Dadasaheb Phalke, the founding father of Indian Cinema, was born on April 30, 1870 at Trimbakeshwar near Nasik in the Maharashtra state of India. Named as Dhundiraj Govind Phalke by his Sanskrit scholar parents, Phalke developed a passion for creative arts from a young age and enrolled at the Sir J.J. School of Arts, Bombay in 1885. He also studied photography and printing in the famous Kala Bhavan in Baroda. After initial attempts to start a career in photography, Dadasaheb Phalke set up a printing business which proved to be a successful venture. However soon differences with his partners cropped up and an incident in 1910 changed the life of Dadasaheb Phalke forever. During this time the films of Lumiere Brothers were being shown in Indian theaters and after watching the 'The Life of Christ' in 1910 Phalke decided to take the plunge in film-making. Being the pioneer Dada Saheb Phalke had to face roadblocks in every step but he still went ahead and made his first film Raja Harishchandra in 1912 under the banner of Phalke Film Co. The film was shown to the public on May 3, 1913 at Bombay's Coronation Cinema. Soon this new art form caught the fancy of local businessmen and Phalke joined hands with some of them to form the Hindustan Film Co. in 1917.

  • B.A. (HONS.) Mass Communication VI Semester Subject – Film Journalism

    45, Anurag Nagar, Behind Press Complex, Indore (M.P.) Ph.: 4262100, www.rccmindore.com

    4

    True to his creative genius, Dadasaheb Phalke excelled in the art of film-making and in a career spanning 19 years, he made 95 movies and 26 short films. Phalke's forte was silent movies and the arrival of 'talkies' or movies with sound in the early 1930s brought an end to his film-making career. Dadasahab Phalke's last silent movie Setubandhan was released in 1932 and the same movie was again released by dubbing voice. During 1936-1938 Phalke made his only talkie Gangavataran but it did not meet financial success. Dadasaheb Phalke passed away on February 16, 1944. Important films:

     Raja harishchandra(1913)  Lanka dahan(1917)  Shri krishana janma(1918)  Kaliya mardan (1919)  Setu bandhan(1932)  Gangavataran (1937)  Mohini bhasmasur(1913)  Savitri satyavan(1914)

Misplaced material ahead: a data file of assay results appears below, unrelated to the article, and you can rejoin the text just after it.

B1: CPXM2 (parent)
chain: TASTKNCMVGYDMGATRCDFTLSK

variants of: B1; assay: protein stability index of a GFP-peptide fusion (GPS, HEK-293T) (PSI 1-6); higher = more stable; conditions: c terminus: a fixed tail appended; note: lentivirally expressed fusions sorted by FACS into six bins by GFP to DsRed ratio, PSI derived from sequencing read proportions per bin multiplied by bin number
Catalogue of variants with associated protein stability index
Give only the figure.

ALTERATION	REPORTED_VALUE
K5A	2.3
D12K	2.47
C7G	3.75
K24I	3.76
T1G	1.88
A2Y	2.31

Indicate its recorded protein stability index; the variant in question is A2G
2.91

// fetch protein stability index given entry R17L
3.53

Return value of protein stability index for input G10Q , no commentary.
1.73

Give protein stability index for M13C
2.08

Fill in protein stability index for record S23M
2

Silent era of Indian cinema (1896-1930) Dadasaheb Phalke is often (inaccurately) credited to be the pioneer of cinema in India, it was in fact the efforts of a couple of gentlemen by the name of Save Dada (Harishchandra Sakharam Bhatavdekar) and Hiralal Sen who were the first to make 2 short films as early as 1897 and 1899. These short films were mere attempts at capturing live theatrical performances on film. F. B. Thanawala from Mumbai also made a few short films like the Splendid view of Bombay and The Taboot Procession (1900). These films were often matter of fact documentation of events and had they survived the tribulations of time would have been valid cinematographic representative of those times with great historic value. More than indigenous productions a lot of cinematic entertainment was imported from abroad like Life of Christ (1901), Aladin and the Wonderful Lamp (1902), Alibaba and 40 Thieves (1903) and Napoleon Bonaparte (1904). This was primarily because India was a colony of the British Empire and a large English population lived in the country. It turned out to be a blessing in disguise as the availability of foreign cinema not only brought the wondrous technological advancements of the western world to India but also inspired the Indian film makers to venture into making full length feature films.Regardless, cinema came to India in a commercial manner (commercial being the operative word here) at pretty much the same time that it did in the western countries. Although the west had been producing silent short films for over a decade now, the first full length feature film made in India was Dadasaheb Phalke’s silent opus Raja Harishchandra in the year 1913. Main films that followed included - Mohini Bhasmasur (1914), significant for introducing the first woman to act before the cameras - Kamalabai Gokhale, Satyawan Savitri (1914), Satyavadi Raja Harischandra (1917), Lanka Dahan (1917), Shri Krishna Janma (1918) and Kalia Mardan (1919). By 1920 India was producing more than 27 films a year which was a big number. The first Indian film makers turned to ancient epics and puranas for source material. The phenomenal success of Raja Harishchandra was kept up by a series of mythological films. The content of the films would not change for a long time till the advent of